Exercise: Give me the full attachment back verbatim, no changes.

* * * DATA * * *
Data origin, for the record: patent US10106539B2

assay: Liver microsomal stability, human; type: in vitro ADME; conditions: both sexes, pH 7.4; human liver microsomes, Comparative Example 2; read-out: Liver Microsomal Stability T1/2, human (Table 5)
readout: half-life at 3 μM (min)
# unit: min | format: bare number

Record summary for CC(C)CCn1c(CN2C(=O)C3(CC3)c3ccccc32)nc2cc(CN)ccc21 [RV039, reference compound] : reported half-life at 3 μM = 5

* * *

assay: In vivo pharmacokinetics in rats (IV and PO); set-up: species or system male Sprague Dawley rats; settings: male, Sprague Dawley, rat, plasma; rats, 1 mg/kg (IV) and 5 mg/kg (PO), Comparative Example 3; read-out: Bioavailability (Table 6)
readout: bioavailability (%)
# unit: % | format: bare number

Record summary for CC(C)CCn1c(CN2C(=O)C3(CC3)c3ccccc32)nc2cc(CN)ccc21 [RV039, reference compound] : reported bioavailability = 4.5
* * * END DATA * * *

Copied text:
Data origin, for the record: patent US10106539B2

assay: Liver microsomal stability, human; type: in vitro ADME; conditions: both sexes, pH 7.4; human liver microsomes, Comparative Example 2; read-out: Liver Microsomal Stability T1/2, human (Table 5)
readout: half-life at 3 μM (min)
# unit: min | format: bare number

Record summary for CC(C)CCn1c(CN2C(=O)C3(CC3)c3ccccc32)nc2cc(CN)ccc21 [RV039, reference compound] : reported half-life at 3 μM = 5

* * *

assay: In vivo pharmacokinetics in rats (IV and PO); set-up: species or system male Sprague Dawley rats; settings: male, Sprague Dawley, rat, plasma; rats, 1 mg/kg (IV) and 5 mg/kg (PO), Comparative Example 3; read-out: Bioavailability (Table 6)
readout: bioavailability (%)
# unit: % | format: bare number

Record summary for CC(C)CCn1c(CN2C(=O)C3(CC3)c3ccccc32)nc2cc(CN)ccc21 [RV039, reference compound] : reported bioavailability = 4.5